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Link to an image of this page  Link to an image of this page  [B2r p19]

EMBLEMA XIII.

Prudentia cum robore coniuncta.

Prudence joined to strength.

Ad clarissimum virum Philippum Cobe-
lium
Regium Consiliarium.[1]

Viribus Cyllenius integris stat
Iunctus cum senio gravi.
Robur invictum est, sapientia si
Firmes: qua sine, concidet.

Mercury stands in the flower of his youth joined to troublesome old age. Strength is invincible, if you secure it with wisdom: without it, it will collapse.


Link to an image of this page  Link to an image of this page  [F4v P88]

Carmen est Sapphicum praepositum Glyconio, quale
illud Boëtii:

Cùm polo Phoebus roseis quadrigis
Lucem spargere coeperit.
Synesius libro de Regno administrando
ad Arcadium, vel, uti Nicephorus vult, ad Theo
dosium
iuniorem scripto,[2] negans in viribus solis
positam esse felicatem [=felicitatem] principis, eam praedicat esse
absolutam omnibus numeris vitam, quae poten-
tiam prudentiae consociat: quae res coniunctae ro-
bur inexpugnabile conciliant; disiunctae verò inva
lidum & inutile: quando videlicet aut robur pru-
dentia sit destitum, aut prudentia viribus defe-
cta. Quapropter, inquit, sapientes Aegyptios in
hoc sum admiratus frequenter, qui geminum Mer
curii
simulachrum simul constituunt; alterum iu-
venta florentis, alterum maturo senio venerandi:
Link to an image of this page  Link to an image of this page  [F5r p89]volentes innuere, eum, qui rectè Rempublicam aut re-
gnum sit administraturus, coniunctam cum pru-
dentia fortitudinem habere debere, quasi alteru-
trum inutile sit absque alterius ope. Neque alia
de caussa Sphinx apud illos pro templorum foribus
posita visitur, & quae sequuntur infra XLII emble-
mata recitata. Huc spectat Horatius illud: l.3 Ode 4.[3]
Vis consilii expers mole ruit sua.
Vim temperatam Dii quoque provehunt
In maius: iidem odere vires
Omne nefas animo moventes.
Eandem sententiam comprobat Isocrates ad De-
monicum
scribens. Robur cum prudentia coniun
ctum prodest, qua sine, plus habenti incommo-
dat. Quod ipsum & Milonis Crotoniatae exitus
abundè docuit.[4]

The verse form is a Sapphic set next to a Glyconic, as in the lines of Boethius: “When Phoebus began to spread light across the sky from his rosy chariot.”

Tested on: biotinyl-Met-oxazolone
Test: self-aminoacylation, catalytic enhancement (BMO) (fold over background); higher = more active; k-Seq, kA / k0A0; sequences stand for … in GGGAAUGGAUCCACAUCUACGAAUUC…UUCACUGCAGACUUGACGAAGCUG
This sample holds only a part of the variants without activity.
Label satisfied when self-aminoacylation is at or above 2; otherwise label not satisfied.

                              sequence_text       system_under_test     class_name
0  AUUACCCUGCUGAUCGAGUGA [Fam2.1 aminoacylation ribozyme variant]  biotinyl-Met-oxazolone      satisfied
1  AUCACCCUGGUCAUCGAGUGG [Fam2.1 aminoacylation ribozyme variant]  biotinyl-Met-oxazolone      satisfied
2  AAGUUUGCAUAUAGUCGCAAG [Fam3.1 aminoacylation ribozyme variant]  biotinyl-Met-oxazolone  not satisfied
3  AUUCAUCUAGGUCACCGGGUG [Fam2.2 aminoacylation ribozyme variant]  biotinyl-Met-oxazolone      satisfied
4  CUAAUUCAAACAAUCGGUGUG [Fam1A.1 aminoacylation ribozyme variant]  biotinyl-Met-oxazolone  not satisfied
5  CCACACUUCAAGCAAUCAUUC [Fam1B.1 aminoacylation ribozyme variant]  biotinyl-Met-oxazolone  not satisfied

Synesius, in his book on administrating the Empire written for Arcadius or (as Nicephorus prefers) for Theodosius the younger, denying that success for princes is based on might alone, maintains that for men of all ranks, the complete life is the one in which physical strength is married with wisdom. When these two are joined together, they produce unbeatable muscle; but when they are not, that muscle is weak and useless: that is, either when strength is devoid of wisdom, or wisdom lacking in strength. As a result, he says, I have rather often admired the wisdom of the Egyptians in this matter, who set up a double statue of Mercury: the one of the god flourishing in youth, the other of him venerable in mature old age. [p.89] By this they meant to signify that the man who would skilfully govern a state or kingdom, should possess might admixed with prudence, as if the one would be useless without the assistance of the other. And for the same reason a Sphinx is seen placed beside them in front of the doors of the temple, and what follows [i.e. in Synesius] is given below (Emblem XLII, [FJUb042]). It is this that Horace refers to in that ode (book 3, Ode 4):
Strength devoid of judgment collapses under its own weight.
Strength that is under control the gods make yet higher
And greater; the same [gods] hate strength
That plots all manner of evil in its heart.
Isocrates assents to the same sentiment in his letter to Demonicus: strength joined with wisdom is of benefit, but without it, it is more trouble to the one who has it [than it’s worth]; which the death of Milo of Croton also taught him, emphatically.

Notes:

1.  Philipp Cobelius, royal counsellor in the Netherlands, has not been further identified. He is likely to be a relative of Arnold Cobelius, treasurer of the County of Holland, to whom this book is dedicated.

2.  Arcadius and Theodosius II were Eastern Roman emperors of the late fourth and fifth centuries. Synesius was Bishop of Ptolemais and advisor to these emperors.

3.  Horace, Odes, 3.4.65-9.

4.  The celebrated athlete. See Boissard, 1593, emblem XXIII ([FBOb023]).



Iconclass Keywords

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Relating to the text:

  • historical person (with NAME) other representations to which the NAME of a historical person may be attached (with NAME of person) [61B2(COBEL, Filips)3] Search | Browse Iconclass
  • Prudence, 'Prudentia'; 'Prudenza' (Ripa) ~ one of the Four Cardinal Virtues [11M41] Search | Browse Iconclass
  • Strength, Power; 'Fortezza', 'Fortezza d'Animo e di corpo', 'Fortezza del corpo congiunta con la generosità dell'animo', 'Fortezza & valore del corpo congiunto con la prudenza & virtù del animo', 'Forza' (Ripa) [54A7] Search | Browse Iconclass
  • Wisdom; 'Sapienza', 'Sapienza humana', 'Sapienza vera' (Ripa) [52A51] Search | Browse Iconclass
  • youth, adolescent [31D12] Search | Browse Iconclass

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